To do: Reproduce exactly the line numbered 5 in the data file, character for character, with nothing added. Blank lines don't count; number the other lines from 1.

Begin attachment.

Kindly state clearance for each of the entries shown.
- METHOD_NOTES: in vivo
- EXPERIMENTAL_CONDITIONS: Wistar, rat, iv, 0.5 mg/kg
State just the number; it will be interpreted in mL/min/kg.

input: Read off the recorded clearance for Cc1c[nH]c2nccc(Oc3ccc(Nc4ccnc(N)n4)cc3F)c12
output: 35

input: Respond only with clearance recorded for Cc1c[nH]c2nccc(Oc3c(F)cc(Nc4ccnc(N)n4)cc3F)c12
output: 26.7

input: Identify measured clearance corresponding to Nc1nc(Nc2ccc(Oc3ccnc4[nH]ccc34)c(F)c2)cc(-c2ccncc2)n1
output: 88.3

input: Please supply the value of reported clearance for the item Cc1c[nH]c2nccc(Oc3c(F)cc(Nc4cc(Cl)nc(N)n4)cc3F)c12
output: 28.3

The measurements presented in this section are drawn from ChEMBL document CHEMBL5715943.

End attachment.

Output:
input: Read off the recorded clearance for Cc1c[nH]c2nccc(Oc3ccc(Nc4ccnc(N)n4)cc3F)c12